Fall Protection FAQs: Five Things You've Been Meaning to Ask
Proper equipment and ongoing training save lives and boost employee morale.
- By Craig Firl
- Jul 01, 2014
No matter what industry you work in, the importance of workplace safety has likely been drilled into your head since day one. You must use the proper equipment, receive the right training, and always follow safety protocols. Making safe decisions has probably become instinctive, built into your everyday routine. However, every job site has its own unique challenges and requirements, which can leave even the most experienced workers feeling unsure of what is required. Below are five common questions that Capital Safety's expert team hears from workers at height across the country.
1. I have fall protection equipment from a previous job. Can I use the same equipment on a new job site?
There is no simple answer to this question. Every job site is different and contains its own unique challenges and fall hazards. While most fall protection equipment today is manufactured to be versatile, that doesn't guarantee that what was used on the last job is the best solution for a new job site. Some applications require job-specific equipment to ensure the safety of workers. For example, those working in fields that do welding or electrical maintenance require a harness made with special materials that offer fire resistance and arc flash protection. The type of lanyard or self-retracting lifeline needed may also change, depending on things such as anchorage locations, fall clearance, and the set-up of the job site.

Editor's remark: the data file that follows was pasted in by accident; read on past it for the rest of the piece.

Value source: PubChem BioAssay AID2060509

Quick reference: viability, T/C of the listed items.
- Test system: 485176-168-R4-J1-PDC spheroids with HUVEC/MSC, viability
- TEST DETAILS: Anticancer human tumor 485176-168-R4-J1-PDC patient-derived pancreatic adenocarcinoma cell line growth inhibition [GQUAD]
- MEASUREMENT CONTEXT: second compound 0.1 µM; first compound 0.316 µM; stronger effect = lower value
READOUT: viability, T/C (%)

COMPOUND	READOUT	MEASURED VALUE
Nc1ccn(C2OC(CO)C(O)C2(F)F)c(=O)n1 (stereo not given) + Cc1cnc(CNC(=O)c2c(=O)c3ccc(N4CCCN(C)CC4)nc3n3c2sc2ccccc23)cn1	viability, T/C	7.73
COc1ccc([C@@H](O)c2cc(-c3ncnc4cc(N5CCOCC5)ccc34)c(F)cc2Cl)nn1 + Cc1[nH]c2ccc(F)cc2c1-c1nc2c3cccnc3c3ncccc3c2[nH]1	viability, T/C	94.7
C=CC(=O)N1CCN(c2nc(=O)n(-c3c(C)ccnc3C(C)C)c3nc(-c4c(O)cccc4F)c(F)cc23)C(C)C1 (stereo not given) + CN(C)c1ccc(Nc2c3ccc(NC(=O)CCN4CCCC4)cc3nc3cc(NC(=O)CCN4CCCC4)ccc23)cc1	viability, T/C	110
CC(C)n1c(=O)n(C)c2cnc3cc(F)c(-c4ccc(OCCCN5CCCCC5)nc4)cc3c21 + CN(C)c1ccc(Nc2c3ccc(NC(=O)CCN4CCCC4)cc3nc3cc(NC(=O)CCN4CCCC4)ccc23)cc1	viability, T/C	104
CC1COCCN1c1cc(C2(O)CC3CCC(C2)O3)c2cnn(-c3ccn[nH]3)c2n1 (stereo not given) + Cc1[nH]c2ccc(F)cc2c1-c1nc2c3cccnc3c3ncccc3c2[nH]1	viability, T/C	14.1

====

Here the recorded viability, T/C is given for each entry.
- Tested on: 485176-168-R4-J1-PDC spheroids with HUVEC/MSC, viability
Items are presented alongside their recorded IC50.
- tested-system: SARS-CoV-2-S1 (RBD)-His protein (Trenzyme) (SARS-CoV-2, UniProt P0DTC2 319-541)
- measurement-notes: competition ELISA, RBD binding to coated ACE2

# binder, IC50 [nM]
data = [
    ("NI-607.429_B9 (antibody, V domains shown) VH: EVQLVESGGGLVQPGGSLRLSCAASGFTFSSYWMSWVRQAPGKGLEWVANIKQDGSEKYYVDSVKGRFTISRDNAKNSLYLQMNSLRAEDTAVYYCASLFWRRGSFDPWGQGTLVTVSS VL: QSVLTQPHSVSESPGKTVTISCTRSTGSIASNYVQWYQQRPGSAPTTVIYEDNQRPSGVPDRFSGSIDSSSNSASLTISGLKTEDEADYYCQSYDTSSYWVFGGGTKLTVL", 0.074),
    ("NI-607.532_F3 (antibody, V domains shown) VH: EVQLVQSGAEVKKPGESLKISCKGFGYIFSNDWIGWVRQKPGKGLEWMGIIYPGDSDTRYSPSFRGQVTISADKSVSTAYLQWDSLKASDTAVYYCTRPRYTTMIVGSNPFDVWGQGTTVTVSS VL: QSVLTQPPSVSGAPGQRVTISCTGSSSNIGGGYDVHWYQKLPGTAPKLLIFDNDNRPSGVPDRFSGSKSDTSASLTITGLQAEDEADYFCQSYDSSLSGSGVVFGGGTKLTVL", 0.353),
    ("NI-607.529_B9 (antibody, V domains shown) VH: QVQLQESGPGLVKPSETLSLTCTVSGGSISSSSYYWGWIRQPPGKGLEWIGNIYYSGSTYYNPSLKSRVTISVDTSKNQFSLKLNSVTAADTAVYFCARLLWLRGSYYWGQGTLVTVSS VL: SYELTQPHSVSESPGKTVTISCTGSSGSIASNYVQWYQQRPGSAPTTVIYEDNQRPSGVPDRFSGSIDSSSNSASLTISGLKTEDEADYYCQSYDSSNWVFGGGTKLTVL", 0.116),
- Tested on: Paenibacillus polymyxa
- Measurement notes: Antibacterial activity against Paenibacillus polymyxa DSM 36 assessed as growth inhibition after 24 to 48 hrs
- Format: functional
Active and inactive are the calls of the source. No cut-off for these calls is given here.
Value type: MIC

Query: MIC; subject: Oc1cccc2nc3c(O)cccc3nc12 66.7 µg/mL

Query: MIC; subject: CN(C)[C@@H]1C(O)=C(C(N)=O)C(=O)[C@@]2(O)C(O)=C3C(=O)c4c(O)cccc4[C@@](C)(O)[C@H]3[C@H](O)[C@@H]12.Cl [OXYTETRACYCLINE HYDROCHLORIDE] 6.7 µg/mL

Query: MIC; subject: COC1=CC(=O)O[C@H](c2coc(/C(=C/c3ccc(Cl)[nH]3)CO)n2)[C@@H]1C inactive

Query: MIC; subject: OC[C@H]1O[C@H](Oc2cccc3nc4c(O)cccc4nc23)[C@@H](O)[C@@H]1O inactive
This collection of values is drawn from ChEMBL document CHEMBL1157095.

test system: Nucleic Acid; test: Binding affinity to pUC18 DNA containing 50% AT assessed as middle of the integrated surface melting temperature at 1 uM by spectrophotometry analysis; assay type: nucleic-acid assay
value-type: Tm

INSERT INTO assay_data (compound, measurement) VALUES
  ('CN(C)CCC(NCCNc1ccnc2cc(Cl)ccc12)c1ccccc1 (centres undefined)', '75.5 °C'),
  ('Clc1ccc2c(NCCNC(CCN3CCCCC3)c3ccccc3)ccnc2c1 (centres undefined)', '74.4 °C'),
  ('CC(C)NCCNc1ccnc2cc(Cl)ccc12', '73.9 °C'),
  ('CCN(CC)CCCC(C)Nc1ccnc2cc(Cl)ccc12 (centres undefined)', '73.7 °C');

Fall protection equipment will not keep workers properly protected unless it is the right equipment for the job and is used properly. Don't forgo researching the job site and auditing safety equipment in an effort to save money. Instead, work with a qualified distributor or equipment manufacturer to figure out exactly what is needed. If you don’t have the right equipment for the job, you’re not fully protected.